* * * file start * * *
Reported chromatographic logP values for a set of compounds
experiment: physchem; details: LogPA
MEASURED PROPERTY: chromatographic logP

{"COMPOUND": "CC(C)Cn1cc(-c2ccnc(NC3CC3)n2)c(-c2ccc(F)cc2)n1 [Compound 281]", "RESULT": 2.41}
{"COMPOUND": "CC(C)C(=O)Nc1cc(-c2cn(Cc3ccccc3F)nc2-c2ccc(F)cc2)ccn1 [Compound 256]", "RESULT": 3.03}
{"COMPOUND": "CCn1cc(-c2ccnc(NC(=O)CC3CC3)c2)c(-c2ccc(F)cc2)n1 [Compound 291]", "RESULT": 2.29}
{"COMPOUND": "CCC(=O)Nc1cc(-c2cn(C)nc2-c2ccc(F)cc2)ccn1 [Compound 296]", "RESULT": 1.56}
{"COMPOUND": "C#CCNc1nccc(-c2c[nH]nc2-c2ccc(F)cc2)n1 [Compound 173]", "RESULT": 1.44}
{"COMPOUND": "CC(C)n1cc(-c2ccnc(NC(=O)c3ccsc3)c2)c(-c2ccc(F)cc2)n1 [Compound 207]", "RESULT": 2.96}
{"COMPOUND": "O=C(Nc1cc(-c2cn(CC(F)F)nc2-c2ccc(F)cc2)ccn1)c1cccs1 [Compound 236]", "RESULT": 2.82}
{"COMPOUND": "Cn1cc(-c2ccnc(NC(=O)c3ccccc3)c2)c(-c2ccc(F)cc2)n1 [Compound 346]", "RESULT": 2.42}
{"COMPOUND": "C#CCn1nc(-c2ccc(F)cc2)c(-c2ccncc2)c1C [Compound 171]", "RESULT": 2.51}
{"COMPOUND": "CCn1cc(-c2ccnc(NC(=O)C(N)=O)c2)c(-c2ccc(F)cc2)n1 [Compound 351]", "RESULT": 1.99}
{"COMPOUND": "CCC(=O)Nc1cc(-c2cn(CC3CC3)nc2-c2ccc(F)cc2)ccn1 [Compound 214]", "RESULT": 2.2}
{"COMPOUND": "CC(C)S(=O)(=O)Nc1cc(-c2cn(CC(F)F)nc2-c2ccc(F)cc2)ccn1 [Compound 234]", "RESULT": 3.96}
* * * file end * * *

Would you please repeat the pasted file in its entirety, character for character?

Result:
Reported chromatographic logP values for a set of compounds
experiment: physchem; details: LogPA
MEASURED PROPERTY: chromatographic logP

{"COMPOUND": "CC(C)Cn1cc(-c2ccnc(NC3CC3)n2)c(-c2ccc(F)cc2)n1 [Compound 281]", "RESULT": 2.41}
{"COMPOUND": "CC(C)C(=O)Nc1cc(-c2cn(Cc3ccccc3F)nc2-c2ccc(F)cc2)ccn1 [Compound 256]", "RESULT": 3.03}
{"COMPOUND": "CCn1cc(-c2ccnc(NC(=O)CC3CC3)c2)c(-c2ccc(F)cc2)n1 [Compound 291]", "RESULT": 2.29}
{"COMPOUND": "CCC(=O)Nc1cc(-c2cn(C)nc2-c2ccc(F)cc2)ccn1 [Compound 296]", "RESULT": 1.56}
{"COMPOUND": "C#CCNc1nccc(-c2c[nH]nc2-c2ccc(F)cc2)n1 [Compound 173]", "RESULT": 1.44}
{"COMPOUND": "CC(C)n1cc(-c2ccnc(NC(=O)c3ccsc3)c2)c(-c2ccc(F)cc2)n1 [Compound 207]", "RESULT": 2.96}
{"COMPOUND": "O=C(Nc1cc(-c2cn(CC(F)F)nc2-c2ccc(F)cc2)ccn1)c1cccs1 [Compound 236]", "RESULT": 2.82}
{"COMPOUND": "Cn1cc(-c2ccnc(NC(=O)c3ccccc3)c2)c(-c2ccc(F)cc2)n1 [Compound 346]", "RESULT": 2.42}
{"COMPOUND": "C#CCn1nc(-c2ccc(F)cc2)c(-c2ccncc2)c1C [Compound 171]", "RESULT": 2.51}
{"COMPOUND": "CCn1cc(-c2ccnc(NC(=O)C(N)=O)c2)c(-c2ccc(F)cc2)n1 [Compound 351]", "RESULT": 1.99}
{"COMPOUND": "CCC(=O)Nc1cc(-c2cn(CC3CC3)nc2-c2ccc(F)cc2)ccn1 [Compound 214]", "RESULT": 2.2}
{"COMPOUND": "CC(C)S(=O)(=O)Nc1cc(-c2cn(CC(F)F)nc2-c2ccc(F)cc2)ccn1 [Compound 234]", "RESULT": 3.96}